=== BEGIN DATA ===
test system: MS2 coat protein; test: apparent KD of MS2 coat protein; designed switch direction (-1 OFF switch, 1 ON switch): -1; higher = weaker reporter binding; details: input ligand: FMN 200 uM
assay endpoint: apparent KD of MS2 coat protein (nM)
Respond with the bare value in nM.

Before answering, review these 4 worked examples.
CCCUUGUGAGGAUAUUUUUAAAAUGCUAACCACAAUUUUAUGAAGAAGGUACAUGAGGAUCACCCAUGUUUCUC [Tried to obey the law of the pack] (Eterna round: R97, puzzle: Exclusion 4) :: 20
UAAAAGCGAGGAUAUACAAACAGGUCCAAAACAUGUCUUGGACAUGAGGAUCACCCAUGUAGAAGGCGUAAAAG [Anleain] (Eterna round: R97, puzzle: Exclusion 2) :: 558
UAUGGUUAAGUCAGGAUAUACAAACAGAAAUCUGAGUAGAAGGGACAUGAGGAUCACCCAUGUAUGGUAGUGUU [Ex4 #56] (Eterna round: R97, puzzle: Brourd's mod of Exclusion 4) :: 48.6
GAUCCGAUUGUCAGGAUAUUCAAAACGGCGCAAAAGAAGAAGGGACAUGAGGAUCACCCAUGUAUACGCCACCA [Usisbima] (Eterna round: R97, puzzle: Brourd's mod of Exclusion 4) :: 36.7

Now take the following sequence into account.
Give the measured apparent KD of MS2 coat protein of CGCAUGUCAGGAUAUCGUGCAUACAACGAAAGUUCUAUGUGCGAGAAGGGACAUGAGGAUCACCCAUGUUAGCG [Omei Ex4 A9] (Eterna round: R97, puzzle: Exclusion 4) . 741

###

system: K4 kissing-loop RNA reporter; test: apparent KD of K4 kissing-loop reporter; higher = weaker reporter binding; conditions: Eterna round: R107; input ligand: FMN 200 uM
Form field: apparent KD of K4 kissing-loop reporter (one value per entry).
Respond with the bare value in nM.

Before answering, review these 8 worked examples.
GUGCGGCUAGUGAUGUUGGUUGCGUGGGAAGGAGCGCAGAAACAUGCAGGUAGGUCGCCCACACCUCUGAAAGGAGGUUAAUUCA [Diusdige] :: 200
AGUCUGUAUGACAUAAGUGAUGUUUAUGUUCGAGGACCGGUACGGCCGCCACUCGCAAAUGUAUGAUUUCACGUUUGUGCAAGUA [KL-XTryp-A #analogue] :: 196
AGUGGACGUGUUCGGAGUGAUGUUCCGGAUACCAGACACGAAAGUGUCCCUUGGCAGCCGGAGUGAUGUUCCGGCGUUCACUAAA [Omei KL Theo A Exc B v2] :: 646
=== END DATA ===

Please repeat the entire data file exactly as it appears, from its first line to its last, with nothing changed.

test system: MS2 coat protein; test: apparent KD of MS2 coat protein; designed switch direction (-1 OFF switch, 1 ON switch): -1; higher = weaker reporter binding; details: input ligand: FMN 200 uM
assay endpoint: apparent KD of MS2 coat protein (nM)
Respond with the bare value in nM.

Before answering, review these 4 worked examples.
CCCUUGUGAGGAUAUUUUUAAAAUGCUAACCACAAUUUUAUGAAGAAGGUACAUGAGGAUCACCCAUGUUUCUC [Tried to obey the law of the pack] (Eterna round: R97, puzzle: Exclusion 4) :: 20
UAAAAGCGAGGAUAUACAAACAGGUCCAAAACAUGUCUUGGACAUGAGGAUCACCCAUGUAGAAGGCGUAAAAG [Anleain] (Eterna round: R97, puzzle: Exclusion 2) :: 558
UAUGGUUAAGUCAGGAUAUACAAACAGAAAUCUGAGUAGAAGGGACAUGAGGAUCACCCAUGUAUGGUAGUGUU [Ex4 #56] (Eterna round: R97, puzzle: Brourd's mod of Exclusion 4) :: 48.6
GAUCCGAUUGUCAGGAUAUUCAAAACGGCGCAAAAGAAGAAGGGACAUGAGGAUCACCCAUGUAUACGCCACCA [Usisbima] (Eterna round: R97, puzzle: Brourd's mod of Exclusion 4) :: 36.7

Now take the following sequence into account.
Give the measured apparent KD of MS2 coat protein of CGCAUGUCAGGAUAUCGUGCAUACAACGAAAGUUCUAUGUGCGAGAAGGGACAUGAGGAUCACCCAUGUUAGCG [Omei Ex4 A9] (Eterna round: R97, puzzle: Exclusion 4) . 741

###

system: K4 kissing-loop RNA reporter; test: apparent KD of K4 kissing-loop reporter; higher = weaker reporter binding; conditions: Eterna round: R107; input ligand: FMN 200 uM
Form field: apparent KD of K4 kissing-loop reporter (one value per entry).
Respond with the bare value in nM.

Before answering, review these 8 worked examples.
GUGCGGCUAGUGAUGUUGGUUGCGUGGGAAGGAGCGCAGAAACAUGCAGGUAGGUCGCCCACACCUCUGAAAGGAGGUUAAUUCA [Diusdige] :: 200
AGUCUGUAUGACAUAAGUGAUGUUUAUGUUCGAGGACCGGUACGGCCGCCACUCGCAAAUGUAUGAUUUCACGUUUGUGCAAGUA [KL-XTryp-A #analogue] :: 196
AGUGGACGUGUUCGGAGUGAUGUUCCGGAUACCAGACACGAAAGUGUCCCUUGGCAGCCGGAGUGAUGUUCCGGCGUUCACUAAA [Omei KL Theo A Exc B v2] :: 646